The Cowboys have locked up a 13th consecutive bowl bid, as well as a 13th consecutive regular season without a losing record. For those who haven’t been alive long enough to remember wandering in the desert, let me remind you....
From 1960 to 1971 (12 seasons), OSU recorded 11 losing records and only once finished .500, averaging less than four wins a season. From 1989 to 2001 (13 seasons), Oklahoma State recorded 12 losing records, one winning record, and one WINLESS season (the only one since 1920), averaging exactly four wins per year (FYI...how the hell did we beat OU four times and tie once in this span of time?).
I’ve been alive for both.
Prior to Mike Gundy, OSU had never posted more than six consecutive winning records (1983-1988). From 1946 to 1971 (26 seasons), Oklahoma State posted just six winning records and finished .500 twice. Average wins per season?
Four...twenty-six consecutive seasons where four wins was OSU’s “Mendoza Line.”
Oklahoma State, with a win in either or both their final regular season contest and bowl game would mark the 13th STRAIGHT WINNING SEASON under Mike Gundy. In Gundy’s 14 years at the helm, the Cowboys have racked up as many wins (120 and counting) as OSU had in the 21 seasons prior to his arrival as head coach. If you include his time as OC under Les Miles, Gundy has had a hand in 142 wins over the last 17 seasons. You would have to go back 26 years (all the way to 1975) to surpass that mark. Since Gundy returned to Stillwater Oklahoma State has put up just TWO losing records.
Don’t come at me with your “Time for Gundy to go” blather. He’ll stay as long as he wants, and he’s earned it. Now, back to point of this post...
A losing record in conference is already in the books, which is just the second since 2006. Interestingly enough, the Cowboys have never done better than 7-6 overall when posting a losing record in conference play.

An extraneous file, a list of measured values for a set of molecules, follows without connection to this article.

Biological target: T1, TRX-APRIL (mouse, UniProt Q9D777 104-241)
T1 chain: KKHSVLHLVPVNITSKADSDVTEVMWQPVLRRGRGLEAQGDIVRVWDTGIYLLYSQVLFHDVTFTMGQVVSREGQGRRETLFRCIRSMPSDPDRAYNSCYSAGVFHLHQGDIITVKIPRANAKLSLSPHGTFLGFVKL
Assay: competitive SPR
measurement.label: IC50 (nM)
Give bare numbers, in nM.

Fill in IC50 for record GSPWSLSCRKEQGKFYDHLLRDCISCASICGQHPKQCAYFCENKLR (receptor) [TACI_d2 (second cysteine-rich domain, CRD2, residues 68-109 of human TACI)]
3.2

That mark for consecutive winning seasons has hung precariously on the ledge a few times, with bowl wins required to reach a 7-6 mark in 2006, 2007, and 2014.
I feel like the comp for this season is 2012, and the difference in perception of 8-5 and anything less for the current program is significant both nationally and as a fan base.
Should OSU reel off three straight to end the season at 8-5, not to mention going 4-2 after a bye week where we all speculated about impending disasters, it would rival the positive momentum going into 2013 and 2015. Recruiting results and spring practice would carry an air of eager anticipation. Phillip Slavin talks about how gaining bowl eligibility might be more important than actually winning the bowl game.
With the major turn-around following the bye week (how the hell did this team lose to Baylor???), it seems 8-5 should be the expected result. OSU finishes the regular season against an out-manned but feisty TCU squad, and will end up in a lower tier bowl against a team over which they should be easily favored. Oklahoma State has only lost twice in bowl games under Gundy when the signal caller WASN’T significantly hurt (2008 Holiday and 2013 Cotton).
Finish 7-6 or 6-7 and the taste left in our mouths will linger until next season. There will be little fanfare from the national media and the Cowboys will likely be picked in the bottom half of the 2019 Big 12 preseason standings. Storm home and that perception changes…maybe not demonstrably, but it will have a decidedly positive outlook for everyone watching.
As fans, you’re definitely on the side of a winning record in the regular season...
So how big of a deal is 7-5 vs 6-6?— CornDAWG with Mustard (@RobertW_OkSt) November 20, 2018